Is this the real life? Is this just fantasy? Like most musical biopics, “Bohemian Rhapsody,” is that. The film follows the life of Freddie Mercury, and the creation of one of the greatest rock bands of all time, “Queen.”
The film opens and closes with Queen’s Live Aid performance in 1985. At that time, it was seen as one of the most amazing performances in Rock and Roll history. The film then jumps back 15 years to when a young wannabee artist, Farrokh Bulsara, became the front man for a new band and helped change the face of Rock and Roll forever. It follows Mercury’s relationship with his family and band mates, as well as thelaunching of their greatest hit “Bohemian Rhapsody.” It demonstrated the reluctance of the music industry to branch out into the unfamiliar. This is seen when the band has a huge argument with an industry bigwig, played by Mike Myers, the man who helped to relaunch Queen’s popularity through his film “Wayne’s World,” over the title song being six minutes long. “Bohemian Rhapsody” takes the audience through Mercury’s and the bands rise to stardom. Mercury’s partial fall into drugs, and finally his AIDS diagnosis.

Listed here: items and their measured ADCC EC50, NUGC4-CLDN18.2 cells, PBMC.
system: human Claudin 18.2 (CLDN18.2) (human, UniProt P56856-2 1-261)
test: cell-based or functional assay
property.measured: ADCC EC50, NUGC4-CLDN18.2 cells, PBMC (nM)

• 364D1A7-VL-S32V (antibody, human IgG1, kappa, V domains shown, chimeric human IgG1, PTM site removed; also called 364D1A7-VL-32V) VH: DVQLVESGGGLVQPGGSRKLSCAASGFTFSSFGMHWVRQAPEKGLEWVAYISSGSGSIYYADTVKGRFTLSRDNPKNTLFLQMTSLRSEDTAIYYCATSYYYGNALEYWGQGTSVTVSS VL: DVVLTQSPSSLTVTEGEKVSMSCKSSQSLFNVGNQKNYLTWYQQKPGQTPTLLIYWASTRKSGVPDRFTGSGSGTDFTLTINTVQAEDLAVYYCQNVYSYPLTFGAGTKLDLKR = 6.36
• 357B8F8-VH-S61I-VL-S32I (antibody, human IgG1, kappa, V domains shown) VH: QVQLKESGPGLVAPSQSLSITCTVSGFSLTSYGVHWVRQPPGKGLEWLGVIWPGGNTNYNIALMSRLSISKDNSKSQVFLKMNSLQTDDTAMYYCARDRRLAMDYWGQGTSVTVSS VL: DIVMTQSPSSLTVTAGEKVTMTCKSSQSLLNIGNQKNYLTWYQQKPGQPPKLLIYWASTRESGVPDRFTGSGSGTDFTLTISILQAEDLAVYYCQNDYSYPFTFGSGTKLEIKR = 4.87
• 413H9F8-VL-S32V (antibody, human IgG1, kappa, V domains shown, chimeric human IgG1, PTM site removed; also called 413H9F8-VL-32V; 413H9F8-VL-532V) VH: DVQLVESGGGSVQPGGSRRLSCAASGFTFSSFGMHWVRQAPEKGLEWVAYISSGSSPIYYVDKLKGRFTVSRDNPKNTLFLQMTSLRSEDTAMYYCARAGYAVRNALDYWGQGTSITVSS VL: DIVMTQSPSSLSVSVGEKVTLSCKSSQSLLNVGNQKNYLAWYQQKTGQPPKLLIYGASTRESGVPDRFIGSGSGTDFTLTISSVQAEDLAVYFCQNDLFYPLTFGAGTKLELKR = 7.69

The thing that comes through the most in this film is the music. Not only do you get to see the creation of some of Queen’s greatest hits, such as “Bohemian Rhapsody,” “We Will Rock You,” and “Another One Bites the Dust,” but you get to experience the sounds and sensations that made Queen one of the greatest Rock bands in history. Some moments in the film may be exaggerated while other moments in Mercury’s, May’s, Taylor’s and Deacon’s lives were ignored, the film still managed to bring out the most important aspect of Queen the music. This film and others like it can be found in the Bellevue University Library General Collection and may be borrowed for one week, with the option to renew once.
Originally posted in the Freeman/Lozier Library’s quarterly newsletter, More Than Books, V. 22 No. 3, Summer 2019.